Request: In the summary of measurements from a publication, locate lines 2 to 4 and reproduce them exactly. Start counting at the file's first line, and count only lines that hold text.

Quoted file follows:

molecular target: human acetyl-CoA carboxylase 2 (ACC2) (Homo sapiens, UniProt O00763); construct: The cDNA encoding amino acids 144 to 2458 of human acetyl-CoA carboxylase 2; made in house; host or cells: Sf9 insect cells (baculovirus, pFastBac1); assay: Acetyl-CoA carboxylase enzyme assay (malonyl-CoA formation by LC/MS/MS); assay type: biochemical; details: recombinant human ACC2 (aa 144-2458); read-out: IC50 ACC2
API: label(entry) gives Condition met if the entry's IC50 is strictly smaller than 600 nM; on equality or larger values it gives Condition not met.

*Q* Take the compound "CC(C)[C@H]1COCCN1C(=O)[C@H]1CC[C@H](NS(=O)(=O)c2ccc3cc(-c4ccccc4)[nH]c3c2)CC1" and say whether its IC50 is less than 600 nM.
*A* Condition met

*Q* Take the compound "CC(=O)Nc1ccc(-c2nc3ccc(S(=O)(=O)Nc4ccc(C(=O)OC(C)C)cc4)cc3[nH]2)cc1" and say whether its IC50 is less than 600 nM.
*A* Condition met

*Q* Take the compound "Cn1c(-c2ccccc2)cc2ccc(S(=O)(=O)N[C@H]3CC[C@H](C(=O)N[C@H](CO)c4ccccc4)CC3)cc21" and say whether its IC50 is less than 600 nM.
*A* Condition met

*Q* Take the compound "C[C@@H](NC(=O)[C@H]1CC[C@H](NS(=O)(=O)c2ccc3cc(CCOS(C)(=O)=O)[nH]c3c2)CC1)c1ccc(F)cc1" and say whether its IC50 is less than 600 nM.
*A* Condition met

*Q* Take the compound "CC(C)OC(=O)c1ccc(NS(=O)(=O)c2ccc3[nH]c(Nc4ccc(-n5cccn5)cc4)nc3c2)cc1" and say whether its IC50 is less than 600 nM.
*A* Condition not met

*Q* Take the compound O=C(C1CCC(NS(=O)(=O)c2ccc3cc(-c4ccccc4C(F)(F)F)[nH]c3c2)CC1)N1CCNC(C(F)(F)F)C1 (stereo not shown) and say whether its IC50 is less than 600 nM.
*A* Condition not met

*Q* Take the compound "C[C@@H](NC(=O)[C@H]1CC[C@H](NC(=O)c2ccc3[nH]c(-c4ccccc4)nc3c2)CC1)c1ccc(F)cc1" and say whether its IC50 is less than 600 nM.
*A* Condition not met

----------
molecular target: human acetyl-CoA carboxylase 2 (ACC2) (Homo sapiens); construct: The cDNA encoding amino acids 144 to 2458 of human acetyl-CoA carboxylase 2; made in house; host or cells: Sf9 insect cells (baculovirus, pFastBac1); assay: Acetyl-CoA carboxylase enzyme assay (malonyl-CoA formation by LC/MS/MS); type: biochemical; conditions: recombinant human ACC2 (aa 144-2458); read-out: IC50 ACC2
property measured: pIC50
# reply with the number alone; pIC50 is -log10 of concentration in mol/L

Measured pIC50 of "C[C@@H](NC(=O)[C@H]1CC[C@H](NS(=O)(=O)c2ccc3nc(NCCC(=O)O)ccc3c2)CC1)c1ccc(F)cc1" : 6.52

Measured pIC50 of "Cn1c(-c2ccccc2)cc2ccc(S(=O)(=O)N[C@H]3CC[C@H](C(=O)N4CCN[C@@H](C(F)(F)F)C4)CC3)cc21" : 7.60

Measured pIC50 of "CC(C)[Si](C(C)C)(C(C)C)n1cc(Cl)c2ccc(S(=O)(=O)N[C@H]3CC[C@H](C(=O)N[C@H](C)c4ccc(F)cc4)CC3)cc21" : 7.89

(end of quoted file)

API: label(entry) gives Condition met if the entry's IC50 is strictly smaller than 600 nM; on equality or larger values it gives Condition not met.

*Q* Take the compound "CC(C)[C@H]1COCCN1C(=O)[C@H]1CC[C@H](NS(=O)(=O)c2ccc3cc(-c4ccccc4)[nH]c3c2)CC1" and say whether its IC50 is less than 600 nM.
*A* Condition met